Good Omens (miniseries)
|Created by||Neil Gaiman|
|Written by||Neil Gaiman|
|Directed by||Douglas Mackinnon|
|Voices of||Frances McDormand|
|Music by||David Arnold|
|Country of origin|
|No. of seasons||1|
|No. of episodes||6 (list of episodes)|
|Running time||51–58 minutes|
|Original release||May 31, 2019|
Good Omens is a miniseries based on the 1990 novel of the same name by Terry Pratchett and Neil Gaiman. A co-production between Amazon Studios and BBC Studios, the six episode series was written and created by Gaiman, who also served as showrunner, and directed by Douglas Mackinnon. The series stars an ensemble cast led by David Tennant, Michael Sheen, Adria Arjona, Miranda Richardson, Michael McKean, Jack Whitehall, Jon Hamm and Frances McDormand.
Set in 2018, the series follows the demon Crowley (David Tennant) and the angel Aziraphale (Michael Sheen), who, being accustomed to life on Earth, seek to prevent the coming of the Antichrist and with it Armageddon, the final battle between Heaven and Hell.
Cast and characters
- David Tennant as Crowley: a demon who has lived on Earth since the dawn of creation. Originally called "Crawly", he is the Serpent who tempted Eve with the apple from the tree of knowledge of good and evil.
- Michael Sheen as Aziraphale: an angel who has lived on Earth since the dawn of creation. He was tasked with guarding the Garden of Eden with a flaming sword. He loves the finer things and currently owns an antiquarian bookstore in London.
- Sam Taylor Buck as Adam Young: the reluctant Antichrist who was accidentally placed in the custody of the Young family
- Jon Hamm as the Archangel Gabriel: the leader of the forces of Heaven. While Gabriel was only mentioned once in the original novel, his role was meant to be expanded in the never-finished sequel to Good Omens, so Gaiman incorporated parts of the plot of the planned sequel regarding the role of the angels into the TV series' plot. In the novel, the leader of the forces of Heaven was the Metatron.
- Frances McDormand as the voice of God: the narrator of the series
- Jack Whitehall as Newton Pulsifer: a struggling software designer and descendant of witchfinder Thou-Shall-Not-Commit-Adultery Pulsifer.
- Whitehall also portrays Thou-Shall-Not-Commit-Adultery Pulsifer, the witchfinder who burned Agnes Nutter at the stake.
- Adria Arjona as Anathema Device: Agnes Nutter's last descendant, a witch who teams up with Aziraphale and Crowley to stop the end of the world
- Michael McKean as Witchfinder Sergeant Shadwell: the last officer of the once proud witchfinder army
- Miranda Richardson as Madame Tracy: a part-time medium and courtesan
- Ned Dennehy as Hastur: a demon
- Ariyon Bakare as Ligur: a demon
- Daniel Mays as Arthur Young: father of Adam
- Sian Brooke as Deidre Young: mother of Adam
- Nick Offerman as Thaddeus Dowling: the U.S. Ambassador and father of Warlock
- Jill Winternitz as Harriet Dowling: wife of Thaddeus and mother of Warlock
- Nina Sosanya as Sister Mary Loquacious: a nun of the Chattering Order of St. Beryl, a satanic order of nuns who were tasked with switching a baby with the Antichrist
- Anna Maxwell Martin as Beelzebub: the leader of the forces of Hell
- Doon Mackichan as Archangel Michael
- Paul Chahidi as Sandalphon
- Josie Lawrence as Agnes Nutter, the last true witch in England
- Amma Ris as Pepper: one of Adam's friends
- Ilan Galkoff as Brian: one of Adam's friends
- Alfie Taylor as Wensleydale: one of Adam's friends
- Simon Merrells as Leslie the International Express Man: a man who helps summons the Four Horsemen of the Apocalypse
- Mireille Enos as War: one of the Four Horsemen of the Apocalypse that appears in the form of war correspondent Carmine "Red" Zuigiber.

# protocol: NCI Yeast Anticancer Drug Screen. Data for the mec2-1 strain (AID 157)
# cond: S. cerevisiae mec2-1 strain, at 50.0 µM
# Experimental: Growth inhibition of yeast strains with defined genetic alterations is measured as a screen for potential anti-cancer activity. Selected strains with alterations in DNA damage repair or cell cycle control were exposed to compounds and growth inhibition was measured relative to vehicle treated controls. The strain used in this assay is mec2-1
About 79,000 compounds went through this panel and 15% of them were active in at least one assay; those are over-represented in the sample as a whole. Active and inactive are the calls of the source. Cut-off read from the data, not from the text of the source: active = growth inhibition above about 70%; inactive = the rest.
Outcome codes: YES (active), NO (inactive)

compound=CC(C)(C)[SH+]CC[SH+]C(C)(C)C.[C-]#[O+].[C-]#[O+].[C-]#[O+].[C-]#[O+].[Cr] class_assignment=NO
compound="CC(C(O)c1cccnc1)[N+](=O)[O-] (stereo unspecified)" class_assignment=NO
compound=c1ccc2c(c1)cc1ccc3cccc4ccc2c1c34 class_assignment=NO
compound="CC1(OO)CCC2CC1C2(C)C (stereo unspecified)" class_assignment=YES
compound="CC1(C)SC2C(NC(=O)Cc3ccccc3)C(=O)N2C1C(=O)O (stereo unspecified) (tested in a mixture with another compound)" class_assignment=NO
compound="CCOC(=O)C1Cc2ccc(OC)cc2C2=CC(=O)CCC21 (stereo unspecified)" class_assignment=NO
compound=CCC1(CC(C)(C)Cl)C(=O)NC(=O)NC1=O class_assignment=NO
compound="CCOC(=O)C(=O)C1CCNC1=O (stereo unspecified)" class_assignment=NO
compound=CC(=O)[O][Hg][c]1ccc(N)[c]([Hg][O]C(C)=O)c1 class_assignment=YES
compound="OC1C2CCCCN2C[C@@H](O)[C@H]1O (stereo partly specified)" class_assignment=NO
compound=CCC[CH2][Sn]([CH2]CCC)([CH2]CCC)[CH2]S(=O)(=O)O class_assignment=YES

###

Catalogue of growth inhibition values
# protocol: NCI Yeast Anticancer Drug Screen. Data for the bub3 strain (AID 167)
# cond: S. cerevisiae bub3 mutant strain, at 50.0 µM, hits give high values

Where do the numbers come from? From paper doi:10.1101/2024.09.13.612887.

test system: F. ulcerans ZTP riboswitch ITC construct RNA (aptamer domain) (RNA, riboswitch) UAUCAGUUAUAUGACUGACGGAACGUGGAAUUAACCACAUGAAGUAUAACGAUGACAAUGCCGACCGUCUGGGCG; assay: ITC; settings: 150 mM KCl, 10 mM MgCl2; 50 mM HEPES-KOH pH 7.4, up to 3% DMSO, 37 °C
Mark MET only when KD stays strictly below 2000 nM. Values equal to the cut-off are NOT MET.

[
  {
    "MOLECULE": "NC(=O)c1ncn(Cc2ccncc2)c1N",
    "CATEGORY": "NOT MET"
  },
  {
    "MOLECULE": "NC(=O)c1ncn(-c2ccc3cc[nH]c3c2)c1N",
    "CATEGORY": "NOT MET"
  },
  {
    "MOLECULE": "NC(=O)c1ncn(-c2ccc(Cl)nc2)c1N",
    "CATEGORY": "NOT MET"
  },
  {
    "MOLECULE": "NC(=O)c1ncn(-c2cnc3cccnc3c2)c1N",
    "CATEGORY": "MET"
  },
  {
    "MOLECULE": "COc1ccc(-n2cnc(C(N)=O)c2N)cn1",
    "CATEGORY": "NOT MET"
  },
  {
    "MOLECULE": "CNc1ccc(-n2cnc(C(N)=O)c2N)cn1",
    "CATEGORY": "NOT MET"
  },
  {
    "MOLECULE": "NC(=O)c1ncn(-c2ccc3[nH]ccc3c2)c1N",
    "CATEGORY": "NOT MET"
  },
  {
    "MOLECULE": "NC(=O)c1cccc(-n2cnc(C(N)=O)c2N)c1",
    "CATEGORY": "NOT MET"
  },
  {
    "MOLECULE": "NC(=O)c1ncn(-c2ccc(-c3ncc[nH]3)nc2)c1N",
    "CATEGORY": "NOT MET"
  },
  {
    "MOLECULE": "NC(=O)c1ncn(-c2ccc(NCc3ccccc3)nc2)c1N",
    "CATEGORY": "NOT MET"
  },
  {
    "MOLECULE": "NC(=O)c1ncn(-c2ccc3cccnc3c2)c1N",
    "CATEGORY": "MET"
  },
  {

- Bill Paterson as R.P. Tyler: a member of the Tadfield Neighborhood Watch and neighbor of the Young family
- Lourdes Faberes as Pollution: one of the Four Horsemen of the Apocalypse and appears in the place of Pestilence, who has retired as a Horseman
- Yusuf Gatewood as Famine: one of the Four Horsemen of the Apocalypse who appears in the form of dietician and entrepreneur Raven Sable.
- Jamie Hill and Brian Cox as Death: one of the Four Horsemen of the Apocalypse. Hill performed Death while Cox voiced him.
- Gloria Obyianyo as Uriel
- Nicholas Parsons and Elizabeth Berrington as Dagon: the Lord of the Files. Parson voices him in episode 1 while Berrington portrays Dagon in episodes 5 and 6.
- Reece Shearsmith as William Shakespeare
- Steve Pemberton and Mark Gatiss as Harmony and Glozier: book-buyers for der Führer during World War II
- Derek Jacobi as the Metatron: the spokesperson for God
- David Morrissey as Captain Vincent: the captain of the cruise ship that runs aground on Atlantis
- Johnny Vegas as Ron Ormorod
- Andy Hamilton as the voice of Hell's Usher
- Niall Greig Fulton and Benedict Cumberbatch as Satan: the ruler of Hell. Fulton performed the motion-capture for Satan while Cumberbatch voiced him.
|No.||Title||Directed by||Written by||Original release date|
|1||"In the Beginning"||Douglas Mackinnon||Neil Gaiman||May 31, 2019|
|Aziraphale, an angel and former guardian of Eden, and Crowley, the demon who tempted Adam and Eve in the form of the Serpent, are the respective representatives of Heaven and Hell on Earth. Both have grown fond of earthly life and have formed an alliance to complete various blessings and temptations whenever the other may require them. Crowley delivers the infant Antichrist to a hospital overseen by the Chattering Order of St. Beryl, a group of Satanic nuns. Two families are present at the hospital: the Dowlings, an American diplomat and his wife; and the middle-class Youngs. The Antichrist, meant for the Dowlings, is inadvertently placed with the Youngs. Aziraphale and Crowley, both reluctant to facilitate Armageddon, hope to influence the child (whom the Dowlings name Warlock) in equal heavenly and hellish measures so that he becomes normal. The two lie to their respective leaders, archangel Gabriel and head demon Beelzebub, about their plan. At Warlock's eleventh birthday party, Aziraphale and Crowley wait for the hellhound who is destined to arrive on the antichrist child's 11th birthday. When the hound does not arrive, they realize they have the wrong boy. The hellhound locates the real Antichrist, Adam Young, and conforms to Adam's wishes transforming into the form of a small dog. Adam names the hound "Dog", initiating the countdown to Armageddon, to Aziraphale and Crowley's chagrin.|